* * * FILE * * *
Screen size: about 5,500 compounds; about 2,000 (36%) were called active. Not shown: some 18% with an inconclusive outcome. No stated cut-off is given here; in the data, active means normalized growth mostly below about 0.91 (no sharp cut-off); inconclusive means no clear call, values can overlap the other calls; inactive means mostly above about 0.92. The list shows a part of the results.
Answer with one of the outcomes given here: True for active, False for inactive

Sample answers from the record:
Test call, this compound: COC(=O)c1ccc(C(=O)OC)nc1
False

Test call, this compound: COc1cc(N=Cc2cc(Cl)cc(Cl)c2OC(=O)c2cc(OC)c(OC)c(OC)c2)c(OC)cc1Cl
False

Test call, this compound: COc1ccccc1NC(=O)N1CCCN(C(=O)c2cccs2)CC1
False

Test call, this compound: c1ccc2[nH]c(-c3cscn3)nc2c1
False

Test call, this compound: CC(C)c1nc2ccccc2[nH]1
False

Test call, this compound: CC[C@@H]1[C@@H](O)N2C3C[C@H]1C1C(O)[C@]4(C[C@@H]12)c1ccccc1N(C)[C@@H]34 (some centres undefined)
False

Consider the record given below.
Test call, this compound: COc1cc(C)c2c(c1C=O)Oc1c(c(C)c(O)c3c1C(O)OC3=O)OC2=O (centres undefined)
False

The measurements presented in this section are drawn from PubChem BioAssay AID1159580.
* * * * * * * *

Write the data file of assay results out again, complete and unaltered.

Screen size: about 5,500 compounds; about 2,000 (36%) were called active. Not shown: some 18% with an inconclusive outcome. No stated cut-off is given here; in the data, active means normalized growth mostly below about 0.91 (no sharp cut-off); inconclusive means no clear call, values can overlap the other calls; inactive means mostly above about 0.92. The list shows a part of the results.
Answer with one of the outcomes given here: True for active, False for inactive

Sample answers from the record:
Test call, this compound: COC(=O)c1ccc(C(=O)OC)nc1
False

Test call, this compound: COc1cc(N=Cc2cc(Cl)cc(Cl)c2OC(=O)c2cc(OC)c(OC)c(OC)c2)c(OC)cc1Cl
False

Test call, this compound: COc1ccccc1NC(=O)N1CCCN(C(=O)c2cccs2)CC1
False

Test call, this compound: c1ccc2[nH]c(-c3cscn3)nc2c1
False

Test call, this compound: CC(C)c1nc2ccccc2[nH]1
False

Test call, this compound: CC[C@@H]1[C@@H](O)N2C3C[C@H]1C1C(O)[C@]4(C[C@@H]12)c1ccccc1N(C)[C@@H]34 (some centres undefined)
False

Consider the record given below.
Test call, this compound: COc1cc(C)c2c(c1C=O)Oc1c(c(C)c(O)c3c1C(O)OC3=O)OC2=O (centres undefined)
False

The measurements presented in this section are drawn from PubChem BioAssay AID1159580.